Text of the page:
It almost feels like the New England Patriots have appeared in the Super Bowl every season since Tom Brady took over as the starting quarterback.
Brady reached the NFL’s biggest stage for the eighth time in Super Bowl LII. To put that into perspective, only three other teams in the league have amassed eight Super Bowl appearances in their respective franchise histories. In other words, the Patriots always have been a threat to compete for the Lombardi Trophy with Brady under center.
One sports personality, however, believes Brady’s days of playing on Super Sunday are over. During Wednesday’s edition of “The Herd” on Fox Sports 1, host Colin Cowherd explained why he believes TB12 will not reach another Super Bowl.
“Andrew Luck returns with an improved (Indianapolis) Colts team,” Cowherd said. “Derek Carr and Jon Gruden, (Oakland Raiders’) offense will hum. I also believe Deshaun Watson with that Houston team will be a real threat. And I think they (Patriots) can lose now to Buffalo (Bills) if Buffalo can get the quarterback right. We’ll see what the Bills do in the next week in terms of trading up for the draft.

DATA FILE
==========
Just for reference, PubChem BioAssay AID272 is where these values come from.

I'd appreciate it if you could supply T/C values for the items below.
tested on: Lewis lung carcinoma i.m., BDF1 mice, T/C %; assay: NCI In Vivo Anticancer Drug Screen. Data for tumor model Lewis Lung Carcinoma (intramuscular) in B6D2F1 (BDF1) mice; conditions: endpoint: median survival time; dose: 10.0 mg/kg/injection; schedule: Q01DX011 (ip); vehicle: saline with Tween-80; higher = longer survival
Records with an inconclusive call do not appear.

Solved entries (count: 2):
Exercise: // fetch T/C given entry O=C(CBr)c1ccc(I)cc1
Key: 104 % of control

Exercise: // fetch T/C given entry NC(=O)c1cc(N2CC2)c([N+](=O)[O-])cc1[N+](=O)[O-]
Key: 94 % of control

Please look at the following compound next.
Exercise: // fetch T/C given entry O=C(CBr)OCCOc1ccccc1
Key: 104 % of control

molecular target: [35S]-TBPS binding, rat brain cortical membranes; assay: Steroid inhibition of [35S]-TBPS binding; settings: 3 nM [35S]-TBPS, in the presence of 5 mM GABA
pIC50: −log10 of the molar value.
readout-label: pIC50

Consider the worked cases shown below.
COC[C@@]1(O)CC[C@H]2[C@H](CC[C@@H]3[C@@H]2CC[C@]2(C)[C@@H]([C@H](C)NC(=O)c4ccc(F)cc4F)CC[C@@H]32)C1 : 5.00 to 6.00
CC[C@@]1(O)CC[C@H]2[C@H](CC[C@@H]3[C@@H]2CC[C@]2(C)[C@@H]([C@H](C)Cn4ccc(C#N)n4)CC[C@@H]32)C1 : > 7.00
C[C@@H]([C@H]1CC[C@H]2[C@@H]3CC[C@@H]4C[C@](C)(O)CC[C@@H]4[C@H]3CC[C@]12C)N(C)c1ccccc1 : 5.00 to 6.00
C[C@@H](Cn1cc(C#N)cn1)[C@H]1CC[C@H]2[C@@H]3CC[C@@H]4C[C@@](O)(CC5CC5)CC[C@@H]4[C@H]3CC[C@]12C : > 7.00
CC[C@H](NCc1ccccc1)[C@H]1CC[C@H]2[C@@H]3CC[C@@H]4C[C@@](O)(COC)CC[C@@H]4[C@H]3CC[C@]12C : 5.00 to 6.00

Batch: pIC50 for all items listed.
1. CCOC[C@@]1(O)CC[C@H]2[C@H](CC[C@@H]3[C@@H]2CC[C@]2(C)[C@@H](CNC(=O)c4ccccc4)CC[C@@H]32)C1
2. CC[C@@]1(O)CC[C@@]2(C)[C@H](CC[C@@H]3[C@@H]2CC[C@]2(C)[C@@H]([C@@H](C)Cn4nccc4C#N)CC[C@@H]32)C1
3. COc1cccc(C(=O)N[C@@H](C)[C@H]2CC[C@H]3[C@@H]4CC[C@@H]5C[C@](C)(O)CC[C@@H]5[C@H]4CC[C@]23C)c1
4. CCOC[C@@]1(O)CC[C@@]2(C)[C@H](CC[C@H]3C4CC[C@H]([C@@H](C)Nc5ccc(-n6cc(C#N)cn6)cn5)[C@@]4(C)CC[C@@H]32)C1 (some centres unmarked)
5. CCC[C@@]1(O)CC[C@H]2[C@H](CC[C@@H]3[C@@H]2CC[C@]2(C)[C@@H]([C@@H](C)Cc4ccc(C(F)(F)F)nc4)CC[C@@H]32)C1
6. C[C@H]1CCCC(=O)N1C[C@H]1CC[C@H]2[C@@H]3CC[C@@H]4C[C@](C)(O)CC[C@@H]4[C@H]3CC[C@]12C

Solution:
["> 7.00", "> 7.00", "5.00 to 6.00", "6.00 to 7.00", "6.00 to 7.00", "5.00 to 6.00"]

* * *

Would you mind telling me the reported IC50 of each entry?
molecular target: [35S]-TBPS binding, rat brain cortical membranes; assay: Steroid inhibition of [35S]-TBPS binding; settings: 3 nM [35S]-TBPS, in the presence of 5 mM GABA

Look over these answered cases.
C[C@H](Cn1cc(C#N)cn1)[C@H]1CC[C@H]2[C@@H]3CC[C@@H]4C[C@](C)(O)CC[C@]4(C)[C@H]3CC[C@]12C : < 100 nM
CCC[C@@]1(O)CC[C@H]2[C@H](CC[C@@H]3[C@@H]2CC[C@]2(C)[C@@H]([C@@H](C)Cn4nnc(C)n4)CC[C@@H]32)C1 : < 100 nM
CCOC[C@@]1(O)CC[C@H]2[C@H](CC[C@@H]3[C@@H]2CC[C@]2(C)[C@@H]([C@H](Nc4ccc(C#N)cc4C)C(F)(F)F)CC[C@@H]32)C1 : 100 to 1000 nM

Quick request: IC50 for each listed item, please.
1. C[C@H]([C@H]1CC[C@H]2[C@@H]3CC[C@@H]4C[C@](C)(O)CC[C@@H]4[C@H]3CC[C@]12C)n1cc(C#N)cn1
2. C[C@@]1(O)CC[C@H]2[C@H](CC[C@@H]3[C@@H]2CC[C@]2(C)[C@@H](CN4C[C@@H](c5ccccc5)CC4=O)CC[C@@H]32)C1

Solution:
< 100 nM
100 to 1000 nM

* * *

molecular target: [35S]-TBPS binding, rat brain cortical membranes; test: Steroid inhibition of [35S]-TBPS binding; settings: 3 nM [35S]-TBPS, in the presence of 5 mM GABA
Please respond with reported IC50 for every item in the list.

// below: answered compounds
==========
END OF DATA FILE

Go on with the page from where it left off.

“Listen, I said it last year: I didn’t think it was a Super Bowl roster, and they lost Nate Solder. They’ve added some nice pieces: Adrian Clayborn is a good pass rusher at times but not dominant. I have no problem acknowledging this: Tom Brady, 19th year, will not play in another Super Bowl and will retire — I’ll put it out there — at the end of the season.”
Replacing Solder undoubtedly will be a challenge for the Patriots, but Cowherd’s other points don’t appear to hold much weight. Luck still is a major question mark after missing the entire 2017 campaign, and the Colts’ roster, at present, isn’t much different than last season. Additionally, Gruden hasn’t coached in a decade, Watson is coming off a torn ACL and New England historically dominates teams with rookie quarterbacks.
The Pats, like every other season, will battle obstacles throughout the 2018 campaign. But given Brady and the team’s unprecedented run of success, it seems foolish to count out New England six months before the season even starts.